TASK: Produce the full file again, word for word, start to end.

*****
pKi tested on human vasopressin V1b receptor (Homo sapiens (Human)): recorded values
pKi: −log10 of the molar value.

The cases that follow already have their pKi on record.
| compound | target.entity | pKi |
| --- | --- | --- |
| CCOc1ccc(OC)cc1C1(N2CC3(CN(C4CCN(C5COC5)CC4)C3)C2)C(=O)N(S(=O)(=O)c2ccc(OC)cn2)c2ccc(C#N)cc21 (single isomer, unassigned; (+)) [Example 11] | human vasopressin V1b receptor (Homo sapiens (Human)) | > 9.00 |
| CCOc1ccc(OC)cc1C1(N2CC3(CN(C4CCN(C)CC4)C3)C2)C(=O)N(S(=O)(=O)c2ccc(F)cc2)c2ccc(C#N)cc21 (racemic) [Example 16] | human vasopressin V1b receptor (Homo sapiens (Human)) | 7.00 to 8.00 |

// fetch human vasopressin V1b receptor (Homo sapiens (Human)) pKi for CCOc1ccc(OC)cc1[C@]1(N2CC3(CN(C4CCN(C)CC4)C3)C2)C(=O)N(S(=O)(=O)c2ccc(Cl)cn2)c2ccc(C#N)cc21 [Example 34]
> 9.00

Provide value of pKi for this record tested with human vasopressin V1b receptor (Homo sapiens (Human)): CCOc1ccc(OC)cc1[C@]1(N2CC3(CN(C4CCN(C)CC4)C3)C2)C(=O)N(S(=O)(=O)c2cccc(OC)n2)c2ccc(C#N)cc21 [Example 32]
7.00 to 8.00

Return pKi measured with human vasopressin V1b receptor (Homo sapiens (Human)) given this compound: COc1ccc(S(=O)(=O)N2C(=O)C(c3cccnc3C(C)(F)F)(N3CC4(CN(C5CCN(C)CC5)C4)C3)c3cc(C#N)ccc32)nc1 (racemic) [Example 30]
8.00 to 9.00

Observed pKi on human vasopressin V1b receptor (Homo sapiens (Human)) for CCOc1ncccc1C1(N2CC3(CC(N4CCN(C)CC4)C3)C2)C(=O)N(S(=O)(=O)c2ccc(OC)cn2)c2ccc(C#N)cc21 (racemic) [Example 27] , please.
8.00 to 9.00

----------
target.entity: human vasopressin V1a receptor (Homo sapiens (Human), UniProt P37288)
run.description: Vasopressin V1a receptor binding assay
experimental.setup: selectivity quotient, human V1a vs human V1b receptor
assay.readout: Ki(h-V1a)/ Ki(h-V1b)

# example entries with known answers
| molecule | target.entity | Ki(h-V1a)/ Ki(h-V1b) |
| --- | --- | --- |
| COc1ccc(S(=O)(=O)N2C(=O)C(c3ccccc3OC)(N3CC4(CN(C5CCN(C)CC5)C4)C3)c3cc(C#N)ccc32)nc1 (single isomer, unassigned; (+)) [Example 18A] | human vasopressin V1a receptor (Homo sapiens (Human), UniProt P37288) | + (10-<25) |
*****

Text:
pKi tested on human vasopressin V1b receptor (Homo sapiens (Human)): recorded values
pKi: −log10 of the molar value.

The cases that follow already have their pKi on record.
| compound | target.entity | pKi |
| --- | --- | --- |
| CCOc1ccc(OC)cc1C1(N2CC3(CN(C4CCN(C5COC5)CC4)C3)C2)C(=O)N(S(=O)(=O)c2ccc(OC)cn2)c2ccc(C#N)cc21 (single isomer, unassigned; (+)) [Example 11] | human vasopressin V1b receptor (Homo sapiens (Human)) | > 9.00 |
| CCOc1ccc(OC)cc1C1(N2CC3(CN(C4CCN(C)CC4)C3)C2)C(=O)N(S(=O)(=O)c2ccc(F)cc2)c2ccc(C#N)cc21 (racemic) [Example 16] | human vasopressin V1b receptor (Homo sapiens (Human)) | 7.00 to 8.00 |

// fetch human vasopressin V1b receptor (Homo sapiens (Human)) pKi for CCOc1ccc(OC)cc1[C@]1(N2CC3(CN(C4CCN(C)CC4)C3)C2)C(=O)N(S(=O)(=O)c2ccc(Cl)cn2)c2ccc(C#N)cc21 [Example 34]
> 9.00

Provide value of pKi for this record tested with human vasopressin V1b receptor (Homo sapiens (Human)): CCOc1ccc(OC)cc1[C@]1(N2CC3(CN(C4CCN(C)CC4)C3)C2)C(=O)N(S(=O)(=O)c2cccc(OC)n2)c2ccc(C#N)cc21 [Example 32]
7.00 to 8.00

Return pKi measured with human vasopressin V1b receptor (Homo sapiens (Human)) given this compound: COc1ccc(S(=O)(=O)N2C(=O)C(c3cccnc3C(C)(F)F)(N3CC4(CN(C5CCN(C)CC5)C4)C3)c3cc(C#N)ccc32)nc1 (racemic) [Example 30]
8.00 to 9.00

Observed pKi on human vasopressin V1b receptor (Homo sapiens (Human)) for CCOc1ncccc1C1(N2CC3(CC(N4CCN(C)CC4)C3)C2)C(=O)N(S(=O)(=O)c2ccc(OC)cn2)c2ccc(C#N)cc21 (racemic) [Example 27] , please.
8.00 to 9.00

----------
target.entity: human vasopressin V1a receptor (Homo sapiens (Human), UniProt P37288)
run.description: Vasopressin V1a receptor binding assay
experimental.setup: selectivity quotient, human V1a vs human V1b receptor
assay.readout: Ki(h-V1a)/ Ki(h-V1b)

# example entries with known answers
| molecule | target.entity | Ki(h-V1a)/ Ki(h-V1b) |
| --- | --- | --- |
| COc1ccc(S(=O)(=O)N2C(=O)C(c3ccccc3OC)(N3CC4(CN(C5CCN(C)CC5)C4)C3)c3cc(C#N)ccc32)nc1 (single isomer, unassigned; (+)) [Example 18A] | human vasopressin V1a receptor (Homo sapiens (Human), UniProt P37288) | + (10-<25) |